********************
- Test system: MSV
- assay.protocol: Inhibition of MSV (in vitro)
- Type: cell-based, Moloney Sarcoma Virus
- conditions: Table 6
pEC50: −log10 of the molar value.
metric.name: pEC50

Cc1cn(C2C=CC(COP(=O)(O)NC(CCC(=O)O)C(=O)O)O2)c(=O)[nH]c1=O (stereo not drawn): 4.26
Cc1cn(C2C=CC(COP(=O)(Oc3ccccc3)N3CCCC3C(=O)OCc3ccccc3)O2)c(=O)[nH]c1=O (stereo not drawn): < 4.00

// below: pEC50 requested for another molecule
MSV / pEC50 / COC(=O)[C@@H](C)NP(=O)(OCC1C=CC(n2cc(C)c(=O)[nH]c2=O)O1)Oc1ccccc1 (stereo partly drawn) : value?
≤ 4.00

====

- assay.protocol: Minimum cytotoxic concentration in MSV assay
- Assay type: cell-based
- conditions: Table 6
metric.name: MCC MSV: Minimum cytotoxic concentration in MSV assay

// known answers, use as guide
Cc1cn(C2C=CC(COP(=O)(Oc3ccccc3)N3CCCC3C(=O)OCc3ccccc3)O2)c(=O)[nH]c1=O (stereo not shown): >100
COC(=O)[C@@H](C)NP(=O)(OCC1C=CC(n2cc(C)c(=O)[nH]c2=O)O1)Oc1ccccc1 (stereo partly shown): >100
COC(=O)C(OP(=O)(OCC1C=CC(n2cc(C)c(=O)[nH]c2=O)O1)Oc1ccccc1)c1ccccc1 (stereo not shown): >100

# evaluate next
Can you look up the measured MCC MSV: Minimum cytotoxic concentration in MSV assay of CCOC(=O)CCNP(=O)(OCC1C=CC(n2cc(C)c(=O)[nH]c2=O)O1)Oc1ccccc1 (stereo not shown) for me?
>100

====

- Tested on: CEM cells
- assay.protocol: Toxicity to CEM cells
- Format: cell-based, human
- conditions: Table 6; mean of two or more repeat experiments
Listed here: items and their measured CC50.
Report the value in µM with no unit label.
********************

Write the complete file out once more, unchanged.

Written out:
- Test system: MSV
- assay.protocol: Inhibition of MSV (in vitro)
- Type: cell-based, Moloney Sarcoma Virus
- conditions: Table 6
pEC50: −log10 of the molar value.
metric.name: pEC50

Cc1cn(C2C=CC(COP(=O)(O)NC(CCC(=O)O)C(=O)O)O2)c(=O)[nH]c1=O (stereo not drawn): 4.26
Cc1cn(C2C=CC(COP(=O)(Oc3ccccc3)N3CCCC3C(=O)OCc3ccccc3)O2)c(=O)[nH]c1=O (stereo not drawn): < 4.00

// below: pEC50 requested for another molecule
MSV / pEC50 / COC(=O)[C@@H](C)NP(=O)(OCC1C=CC(n2cc(C)c(=O)[nH]c2=O)O1)Oc1ccccc1 (stereo partly drawn) : value?
≤ 4.00

====

- assay.protocol: Minimum cytotoxic concentration in MSV assay
- Assay type: cell-based
- conditions: Table 6
metric.name: MCC MSV: Minimum cytotoxic concentration in MSV assay

// known answers, use as guide
Cc1cn(C2C=CC(COP(=O)(Oc3ccccc3)N3CCCC3C(=O)OCc3ccccc3)O2)c(=O)[nH]c1=O (stereo not shown): >100
COC(=O)[C@@H](C)NP(=O)(OCC1C=CC(n2cc(C)c(=O)[nH]c2=O)O1)Oc1ccccc1 (stereo partly shown): >100
COC(=O)C(OP(=O)(OCC1C=CC(n2cc(C)c(=O)[nH]c2=O)O1)Oc1ccccc1)c1ccccc1 (stereo not shown): >100

# evaluate next
Can you look up the measured MCC MSV: Minimum cytotoxic concentration in MSV assay of CCOC(=O)CCNP(=O)(OCC1C=CC(n2cc(C)c(=O)[nH]c2=O)O1)Oc1ccccc1 (stereo not shown) for me?
>100

====

- Tested on: CEM cells
- assay.protocol: Toxicity to CEM cells
- Format: cell-based, human
- conditions: Table 6; mean of two or more repeat experiments
Listed here: items and their measured CC50.
Report the value in µM with no unit label.